Month: June 2014

Certain Age Gaming for June 15th, 2014 “In a Towel From the Waist Down”

James and Kody are trying to get over their post E3 hangover by playing a bit of Civ 5 together. Kody also played Luftrausers and the Destiny Alpha. The news is mostly about how totally awesome a Sonic the Hedgehog movie is going to be and a bunch of wrap up from the Expo last week.

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Certain Age Gaming for July 6th, 2014

CA Gaming final


Certain Age Gaming for June 10th, 2014 “Imagine if They Made Some of Them Plushie?”

We have a special guest tonight on this special post E3 wrap up episode! Taryn’s joining us for the first time (@dust__bunny on Twitter and Twitch) and she plays DOTA2 way more than me or James. She also plays some mobile games like Clash of Clans and Candy Crush Saga. James played Sniper Elite V2 and more Payday 2. Kody played some Playstation Now beta and more Final Fantasy X Remaster. All the news is on E3 and our reactions to what we saw.

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Certain Age Gaming for June 10th, 2014

CA Gaming final

Therapy’s Stigma Expressed via Rise of the Tomb Raider

 Writers need to stop using psychological health as a narrative crutch and start presenting it as just normal mental maintenance

On Monday, gamers were treated to a trailer for the upcoming Square Enix title “Rise of the Tomb Raider“. In the trailer a bedraggled and hooded Lara Croft is silent as some older male therapist is droning on in Therapy Trope speak about making progress and flashbacks. Lara, in direct opposition to what her therapist is saying, soundlessly grips the arms of her chair as the trailer shows what we can only presume are flashbacks of her time Raiding Tombs. At the end they have an exchange:

Therapist Guy: For many people these traumas become a mental trap… they get stuck, like a ship frozen in ice. But there’s another type of person. You know what happens to them?

*long pause*

…Miss Croft?

Lara Croft: We become who we’re meant to be.

Okay probably not what Therapist Guy wanted to hear…

Anyway, I think the intention is to humanize Lara Croft a bit and ground the reality of the Game World inside familiar tropes of Our World. There’s a bit of an Anti-Authoritarian streak to the whole thing as well because Lara is obviously impatient with these sessions and doesn’t want to be there. The whole session is just a way for the viewer to be interested and then surprised when they reveal that it’s Lara Croft at the end.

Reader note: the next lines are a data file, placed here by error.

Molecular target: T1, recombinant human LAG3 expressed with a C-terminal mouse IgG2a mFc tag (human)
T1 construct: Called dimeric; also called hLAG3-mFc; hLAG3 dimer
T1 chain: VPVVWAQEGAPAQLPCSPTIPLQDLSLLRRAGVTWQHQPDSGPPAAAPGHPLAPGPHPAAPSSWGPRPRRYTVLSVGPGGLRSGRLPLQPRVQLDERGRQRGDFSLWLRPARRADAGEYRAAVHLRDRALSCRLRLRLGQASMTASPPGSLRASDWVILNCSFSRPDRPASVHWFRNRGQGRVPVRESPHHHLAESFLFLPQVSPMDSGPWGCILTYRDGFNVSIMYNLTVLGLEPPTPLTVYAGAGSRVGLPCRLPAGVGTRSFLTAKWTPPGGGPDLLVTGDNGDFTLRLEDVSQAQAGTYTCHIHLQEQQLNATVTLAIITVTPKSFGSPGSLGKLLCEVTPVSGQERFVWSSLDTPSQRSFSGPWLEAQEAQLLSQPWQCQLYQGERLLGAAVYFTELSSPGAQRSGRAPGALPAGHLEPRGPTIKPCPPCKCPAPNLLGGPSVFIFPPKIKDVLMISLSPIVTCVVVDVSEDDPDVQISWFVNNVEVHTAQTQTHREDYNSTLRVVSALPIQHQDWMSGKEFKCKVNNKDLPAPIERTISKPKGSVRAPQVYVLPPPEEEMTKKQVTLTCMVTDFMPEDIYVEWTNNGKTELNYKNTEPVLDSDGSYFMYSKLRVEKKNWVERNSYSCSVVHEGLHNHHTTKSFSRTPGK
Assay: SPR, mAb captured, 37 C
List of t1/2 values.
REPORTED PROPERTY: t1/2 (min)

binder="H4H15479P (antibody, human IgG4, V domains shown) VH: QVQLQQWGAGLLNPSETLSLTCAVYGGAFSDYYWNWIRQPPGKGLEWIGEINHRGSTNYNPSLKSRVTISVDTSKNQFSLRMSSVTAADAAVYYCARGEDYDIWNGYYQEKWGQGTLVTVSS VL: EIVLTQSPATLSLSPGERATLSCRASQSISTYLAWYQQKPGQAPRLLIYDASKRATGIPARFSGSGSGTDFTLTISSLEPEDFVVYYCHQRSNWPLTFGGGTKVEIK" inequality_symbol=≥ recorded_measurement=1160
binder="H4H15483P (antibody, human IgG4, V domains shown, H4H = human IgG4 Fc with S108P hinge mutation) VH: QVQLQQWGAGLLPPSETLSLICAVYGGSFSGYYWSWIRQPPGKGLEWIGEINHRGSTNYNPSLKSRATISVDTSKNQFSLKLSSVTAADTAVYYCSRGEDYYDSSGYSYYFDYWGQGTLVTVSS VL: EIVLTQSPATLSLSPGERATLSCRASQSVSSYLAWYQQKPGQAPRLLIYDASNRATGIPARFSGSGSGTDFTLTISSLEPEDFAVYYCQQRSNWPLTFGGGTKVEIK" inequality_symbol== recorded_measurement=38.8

Why are you surprised? Because Video Game Heroes don’t need Therapy. It’s not something we ever see expressed through this medium. I don’t blame developers, therapy is something that’s hard to make interesting in a narrative. We don’t have time to sit around and chat about our feelings when there’s a world to save or a tomb to raid. The setting of a Therapist’s Office is altogether alien to Video Games so our reactions are going to be just as alien.

It probably doesn’t need to be mentioned but this trailer caused a bit of a firestorm in certain circles. Leigh Alexander’s most recent article encapsulates the type of visceral reactions that spread all over the internet. She justifiably is perturbed by the continued portrayal of women who kick ass in Video Games as being broken and traumatized while men are not only free to wantonly kill and be killed with little psychological effect, they are only emotionally effected by the death or removal of a woman in their lives.

Self-actualization through peak experiences usually doesn’t involve violent sexual assault or mass murder

The problem with this critical analysis is that Lara doesn’t seem broken or traumatized. She seems bored.  The Therapist practically has to wake her up to get a response and when he does it’s obvious that she’s unmoved by his calming and fatherly speech. The subtext is she isn’t seeking therapy out of psychological necessity.

We, as a gaming public, see a therapist and automatically interpret that as weakness. Therapy is a narrative short cut for emotional conflict or weakness when it should just be a part of the background radiation of setting. Normal, everyday people go to therapists without having to had survived a traumatizing experience or killed scores of drug dealers. Writers need to stop using psychological health as a narrative crutch and start presenting it as just normal mental maintenance.

I can understand why people would see this minute and a half trailer as one that perpetuates tropes of weak heroines in media and Leigh correctly surmises that our nuance needs to increase in order to portray these woman as more than just broken dolls… but Lara Croft and her new trailer are not a catalyst for feminist action. The exchange at the end of the trailer highlights the problems with presenting mental health issues in escapist media.

Lara obviously isn’t getting any help here and the implication is that there are only two options when dealing with a psychologically traumatic experience. You either stop working as a human or you become who you were meant to be. Self-actualization through peak experiences usually doesn’t involve violent sexual assault or mass murder (as what happened to Lara in the first game).